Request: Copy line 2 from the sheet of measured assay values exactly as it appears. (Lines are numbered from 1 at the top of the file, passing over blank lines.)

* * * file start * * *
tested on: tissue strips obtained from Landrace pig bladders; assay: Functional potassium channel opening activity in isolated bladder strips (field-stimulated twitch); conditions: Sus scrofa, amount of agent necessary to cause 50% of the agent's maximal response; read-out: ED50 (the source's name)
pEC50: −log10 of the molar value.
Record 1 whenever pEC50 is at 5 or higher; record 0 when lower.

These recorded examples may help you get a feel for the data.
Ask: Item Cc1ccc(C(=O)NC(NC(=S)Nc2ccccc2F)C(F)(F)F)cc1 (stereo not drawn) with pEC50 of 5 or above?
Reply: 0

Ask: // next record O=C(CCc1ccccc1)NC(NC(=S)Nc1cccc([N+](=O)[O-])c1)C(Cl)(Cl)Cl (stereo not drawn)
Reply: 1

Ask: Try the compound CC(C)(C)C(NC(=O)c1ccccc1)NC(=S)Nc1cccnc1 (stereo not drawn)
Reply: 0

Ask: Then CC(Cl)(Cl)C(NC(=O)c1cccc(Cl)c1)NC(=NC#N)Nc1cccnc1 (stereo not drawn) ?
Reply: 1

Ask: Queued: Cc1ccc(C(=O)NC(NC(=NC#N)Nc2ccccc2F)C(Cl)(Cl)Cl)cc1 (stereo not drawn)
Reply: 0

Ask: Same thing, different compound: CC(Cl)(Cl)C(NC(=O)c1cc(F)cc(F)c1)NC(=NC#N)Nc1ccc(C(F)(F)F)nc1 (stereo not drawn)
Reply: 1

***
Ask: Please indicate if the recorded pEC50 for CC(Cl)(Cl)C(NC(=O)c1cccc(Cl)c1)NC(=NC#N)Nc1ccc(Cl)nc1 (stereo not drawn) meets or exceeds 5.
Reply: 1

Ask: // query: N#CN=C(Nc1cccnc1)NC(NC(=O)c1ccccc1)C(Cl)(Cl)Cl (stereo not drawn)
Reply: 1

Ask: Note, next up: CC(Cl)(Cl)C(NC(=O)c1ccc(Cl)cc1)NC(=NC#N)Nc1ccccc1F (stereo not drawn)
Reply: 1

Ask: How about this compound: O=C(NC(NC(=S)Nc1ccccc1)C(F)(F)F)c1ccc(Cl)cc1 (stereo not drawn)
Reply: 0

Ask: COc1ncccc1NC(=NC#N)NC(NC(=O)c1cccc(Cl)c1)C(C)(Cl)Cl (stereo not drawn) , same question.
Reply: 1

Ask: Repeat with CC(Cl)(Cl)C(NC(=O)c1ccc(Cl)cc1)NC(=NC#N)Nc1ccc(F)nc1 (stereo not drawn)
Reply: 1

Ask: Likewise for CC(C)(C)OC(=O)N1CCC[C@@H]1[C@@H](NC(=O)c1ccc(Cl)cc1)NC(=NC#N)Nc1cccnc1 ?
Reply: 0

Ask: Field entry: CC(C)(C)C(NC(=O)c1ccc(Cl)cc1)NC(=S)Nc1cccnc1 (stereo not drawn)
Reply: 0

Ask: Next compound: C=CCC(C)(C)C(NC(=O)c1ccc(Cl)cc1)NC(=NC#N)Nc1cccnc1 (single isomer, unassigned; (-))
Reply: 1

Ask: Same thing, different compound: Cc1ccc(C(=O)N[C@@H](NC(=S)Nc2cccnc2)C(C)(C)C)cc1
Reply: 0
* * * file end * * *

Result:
pEC50: −log10 of the molar value.